For treatment & information (Manchester UK)

Call: 01625 545071
Email: info@shoulderdoc.co.uk

Os Acromiale

Authors - Dipankar Bhattacharyya & Lennard Funk

The acromion is the most prominent bone on the top of your shoulder. You can feel it easily. The acromion developes as four separate parts during childhood. These have all joined together (fuse) by the age of 25 years in most people. However, in 8% of people one or more of the parts do not fuse.
The ‘parts’, known as ossification centres are: Preacromion (pa) Mesoacromion (msa) Metacromion (mta)and Basiacromion (ba).

Failure of fusion between  msa and mta is most common but other combinations may be present so that there may  be 7 possible types of Os acromion.

The free fragment is usually one-third of the length of the acromion and includes the acromioclavicular facet and attachments of the coraco-acromial ligaments.(JBJS-B-1993 75-4)

A strong association with rotator cuff tears has been reported  but  is usually a co-condition rather than a causative factor (Act Orth.2000  76-2).

Pain is due to:

  1. Impingement from the unfused fragment bending forward with contraction of the deltoid and ‘traping’ the rotator cuff..
  2. Concomitant rotator cuff tear.
  3. Motion at the unfused site leading to arthritic changes.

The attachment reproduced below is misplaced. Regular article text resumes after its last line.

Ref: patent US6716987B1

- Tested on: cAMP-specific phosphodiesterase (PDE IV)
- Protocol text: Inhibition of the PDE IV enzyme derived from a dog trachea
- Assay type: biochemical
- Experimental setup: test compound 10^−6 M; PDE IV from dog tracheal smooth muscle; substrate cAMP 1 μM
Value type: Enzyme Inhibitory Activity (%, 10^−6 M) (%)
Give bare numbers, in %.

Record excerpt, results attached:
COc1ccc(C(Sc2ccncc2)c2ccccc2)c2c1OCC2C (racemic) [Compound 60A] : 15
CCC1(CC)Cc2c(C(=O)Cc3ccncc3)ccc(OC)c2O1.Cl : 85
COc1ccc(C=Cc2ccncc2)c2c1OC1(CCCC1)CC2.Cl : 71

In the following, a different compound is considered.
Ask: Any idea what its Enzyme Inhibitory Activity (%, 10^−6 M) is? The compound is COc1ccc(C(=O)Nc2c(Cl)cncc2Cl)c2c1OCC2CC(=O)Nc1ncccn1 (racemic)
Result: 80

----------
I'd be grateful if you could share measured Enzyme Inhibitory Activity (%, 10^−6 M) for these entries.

This can present exactly like subacromial impingement, with superadded point tenderness.

X-rays are necessary to diagnose the os-acromiale. The best view is the axillary view of the shoulder, although it can be seen on other x-ray views. It can also be seen on MR, ultrasound and CT scans.

Treatment :

Initially:   Physiotherapy, anti-inflammatories and pain-killers

Injections: Depending on the site of pain - subacromial and directly into the unfused, arthritic site. Injections under ultrasound guidance are more accurate, if available.

Surgery
1. Fixation and Fusion of the unfused segments - Indicated for larger fragments, such as msa, mta and ba.  (J Shoulder Elbow Surg 2004 13-4). This is usually done by an open procedure, but can be done arthroscopically.
2. Arthroscopic excision of the unfused fragment (Subacromial decompression) - Indicated for small pre-acromion (pa) only.
a. For more details on the surgery and rehabilitation click here

Search ShoulderDoc.co.uk

Find a Shoulder Professional

+ Add Your Clinic Advanced Search
HONcode

This site complies with the HONcode standard for trustworthy health information: verify here.

ShoulderDoc.co.uk satisfies the INTUTE criteria for quality and has been awarded 'editor's choice'.

The material on this website is designed to support, not replace, the relationship that exists between ourselves and our patients. Full Disclaimer